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Published on September 25th, 2012 | by NASCAR Wire Service

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Hamlin Cashes In On Guarantee In Loudon Chase Race

Denny Hamlin does a burnout after winning the NASCAR Sprint Cup Series SYLVANIA 300 at New Hampshire Motor Speedway on September 23, 2012 in Loudon, New Hampshire.Denny Hamlin called his shot — and gave the rest of the field a handicap before he fulfilled his own prophecy.

After running out of fuel in the first Chase for the NASCAR Sprint Cup race last Sunday at Chicagoland, Hamlin promised via his Twitter feed that he would win Sunday’s Sylvania 300 at New Hampshire Motor Speedway.

It was no contest. Though he started deep in the field, Hamlin drove his vastly superior car to a 2.675-second victory over runner-up Jimmie Johnson. The victory was Hamlin’s fifth of the season and the 22nd of his Cup career.

After taking the checkered flag, Hamlin parked his car beneath the flag stand, climbed out, raised his arm and pointed to the grandstand in a gesture designed to recall Babe Ruth’s called shot in Game 3 of the 1932 World Series.

An avid fan of sports other than racing, Hamlin claimed the 100th Cup victory for Joe Gibbs Racing, a team owned and named for the former Washington Redskins coach who won 248 NFL games and three Super Bowls. JGR is the sixth team to achieve that milestone.

Pole-sitter Jeff Gordon ran third to keep his faint championship hopes alive. Clint Bowyer, Kasey Kahne, Brad Keselowski and Tony Stewart ran fourth through seventh, as Chase drivers swept the top seven spots.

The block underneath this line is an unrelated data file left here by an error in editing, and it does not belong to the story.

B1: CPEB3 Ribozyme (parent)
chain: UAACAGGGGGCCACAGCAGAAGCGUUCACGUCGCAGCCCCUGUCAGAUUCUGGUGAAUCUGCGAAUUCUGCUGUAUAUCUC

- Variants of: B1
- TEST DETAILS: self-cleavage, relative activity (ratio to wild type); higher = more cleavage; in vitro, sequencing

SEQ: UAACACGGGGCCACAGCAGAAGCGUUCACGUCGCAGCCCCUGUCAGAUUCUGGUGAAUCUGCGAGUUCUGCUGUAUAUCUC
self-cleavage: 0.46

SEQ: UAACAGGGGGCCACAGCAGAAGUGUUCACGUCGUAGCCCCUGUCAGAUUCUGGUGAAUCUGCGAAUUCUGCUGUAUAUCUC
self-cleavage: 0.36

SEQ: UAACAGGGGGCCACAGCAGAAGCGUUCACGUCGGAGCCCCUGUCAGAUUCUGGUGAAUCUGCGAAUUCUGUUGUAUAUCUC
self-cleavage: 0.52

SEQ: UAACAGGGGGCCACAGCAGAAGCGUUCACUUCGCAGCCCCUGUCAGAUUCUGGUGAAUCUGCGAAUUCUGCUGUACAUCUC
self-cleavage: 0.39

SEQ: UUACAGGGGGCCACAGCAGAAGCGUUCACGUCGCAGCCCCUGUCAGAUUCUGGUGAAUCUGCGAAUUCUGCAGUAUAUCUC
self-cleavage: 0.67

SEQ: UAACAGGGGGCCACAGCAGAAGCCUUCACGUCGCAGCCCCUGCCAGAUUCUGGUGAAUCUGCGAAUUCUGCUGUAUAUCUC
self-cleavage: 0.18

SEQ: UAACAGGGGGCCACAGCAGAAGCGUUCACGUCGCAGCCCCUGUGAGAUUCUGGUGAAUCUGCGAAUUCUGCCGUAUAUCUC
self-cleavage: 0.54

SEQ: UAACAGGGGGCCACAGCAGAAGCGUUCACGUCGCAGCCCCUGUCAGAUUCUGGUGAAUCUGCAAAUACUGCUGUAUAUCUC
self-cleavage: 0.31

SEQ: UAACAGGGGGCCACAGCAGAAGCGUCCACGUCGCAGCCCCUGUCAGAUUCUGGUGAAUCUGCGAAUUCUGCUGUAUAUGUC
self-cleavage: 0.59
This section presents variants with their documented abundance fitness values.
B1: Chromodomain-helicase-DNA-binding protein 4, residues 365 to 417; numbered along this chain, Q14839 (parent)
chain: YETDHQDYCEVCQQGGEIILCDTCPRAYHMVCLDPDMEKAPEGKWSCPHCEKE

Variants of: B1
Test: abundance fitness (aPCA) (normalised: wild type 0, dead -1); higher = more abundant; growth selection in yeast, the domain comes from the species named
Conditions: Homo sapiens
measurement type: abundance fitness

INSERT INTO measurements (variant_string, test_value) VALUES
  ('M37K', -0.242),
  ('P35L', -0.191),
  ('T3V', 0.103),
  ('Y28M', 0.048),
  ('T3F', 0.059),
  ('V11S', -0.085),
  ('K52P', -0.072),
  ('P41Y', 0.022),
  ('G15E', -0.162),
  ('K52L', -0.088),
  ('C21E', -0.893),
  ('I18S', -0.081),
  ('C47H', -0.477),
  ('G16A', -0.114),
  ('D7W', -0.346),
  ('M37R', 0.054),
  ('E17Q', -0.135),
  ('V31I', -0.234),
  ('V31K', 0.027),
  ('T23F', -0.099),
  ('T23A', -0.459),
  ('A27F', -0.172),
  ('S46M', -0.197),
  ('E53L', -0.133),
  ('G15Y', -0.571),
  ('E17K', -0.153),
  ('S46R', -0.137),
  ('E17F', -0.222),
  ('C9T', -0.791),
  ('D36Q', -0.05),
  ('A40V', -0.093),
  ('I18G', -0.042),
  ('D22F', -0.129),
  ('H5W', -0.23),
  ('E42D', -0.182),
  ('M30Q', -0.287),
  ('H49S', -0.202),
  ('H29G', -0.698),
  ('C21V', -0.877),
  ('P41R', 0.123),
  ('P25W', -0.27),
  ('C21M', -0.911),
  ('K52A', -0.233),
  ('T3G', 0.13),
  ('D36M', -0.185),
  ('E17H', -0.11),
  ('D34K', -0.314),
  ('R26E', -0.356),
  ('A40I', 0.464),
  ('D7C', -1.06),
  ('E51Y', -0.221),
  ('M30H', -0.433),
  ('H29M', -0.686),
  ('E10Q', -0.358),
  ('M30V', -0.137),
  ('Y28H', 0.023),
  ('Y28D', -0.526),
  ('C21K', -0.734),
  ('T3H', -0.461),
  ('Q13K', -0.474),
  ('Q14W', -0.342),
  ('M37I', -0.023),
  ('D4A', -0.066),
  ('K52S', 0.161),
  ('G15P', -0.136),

Hamlin said he used the promise to win more as a way to reassure his fans that New Hampshire would provide a comeback from Chicagoland. Early in the race, however, he knew he had a car capable of fulfilling the promise.

“I knew, once we got to about lap 50 and started working our way to the sixth or seventh position — I knew that we had the winning car,” Hamlin said. “It’s all those other things that you can’t control that can keep you out of Victory Lane. It’s the untimely caution, things like that.

“For me, that was the most nerve-wracking part — let’s not find a way to lose — because I knew we had the fastest car today, and I’ve obviously got a great knack for this racetrack.”

Hamlin led 193 of 300 laps at the 1.058-mile track. Clearly, Hamlin was the class of the field, but it wasn’t obvious to Johnson where he was getting beaten.

“It was hard to tell,” said Johnson, who snagged the Chase lead by one point over Keselowski. “He had a lot of speed in his car and seemed to be able to go when he needed to and wanted to. It was just a great job on their behalf. We were the next best car, finished second and passed a lot of cars ourselves today (from the 20th starting position).

“We knew based on the (July) race that those guys were going to be tough, and they certainly were. . . . I kept waiting for him to make a mistake. He did a good job.

Added Gordon: “I don’t think that thing bobbled all day.”

Hamlin, who climbed to third in the standings (seven points behind Johnson) started 32nd because of a mistake with tire pressures during Friday’s time trials, but before the race had reached Lap 100, the driver of the No. 11 Toyota had the lead. Hamlin passed Joe Gibbs Racing teammate Kyle Busch on Lap 94 and proceeded to dust the field the rest of the way.

Hamlin held a lead of more than seven seconds over Johnson when NASCAR called the third debris caution of the race, and fourth overall, on Lap 272. The yellow bunched the field, but it didn’t matter, as Hamlin sped away after a restart on Lap 278 and easily held off Johnson, who finished second for the second straight race.

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